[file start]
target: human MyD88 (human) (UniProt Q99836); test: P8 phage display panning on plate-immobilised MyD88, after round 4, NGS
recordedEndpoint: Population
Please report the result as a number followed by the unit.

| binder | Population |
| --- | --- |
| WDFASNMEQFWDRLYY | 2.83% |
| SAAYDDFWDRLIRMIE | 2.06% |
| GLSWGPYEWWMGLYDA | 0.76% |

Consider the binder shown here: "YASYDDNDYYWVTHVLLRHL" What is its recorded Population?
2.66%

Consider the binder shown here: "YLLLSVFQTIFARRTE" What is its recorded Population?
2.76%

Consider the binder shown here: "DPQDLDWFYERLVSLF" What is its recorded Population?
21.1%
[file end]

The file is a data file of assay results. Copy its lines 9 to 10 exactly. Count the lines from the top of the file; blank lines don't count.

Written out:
Consider the binder shown here: "YASYDDNDYYWVTHVLLRHL" What is its recorded Population?
2.66%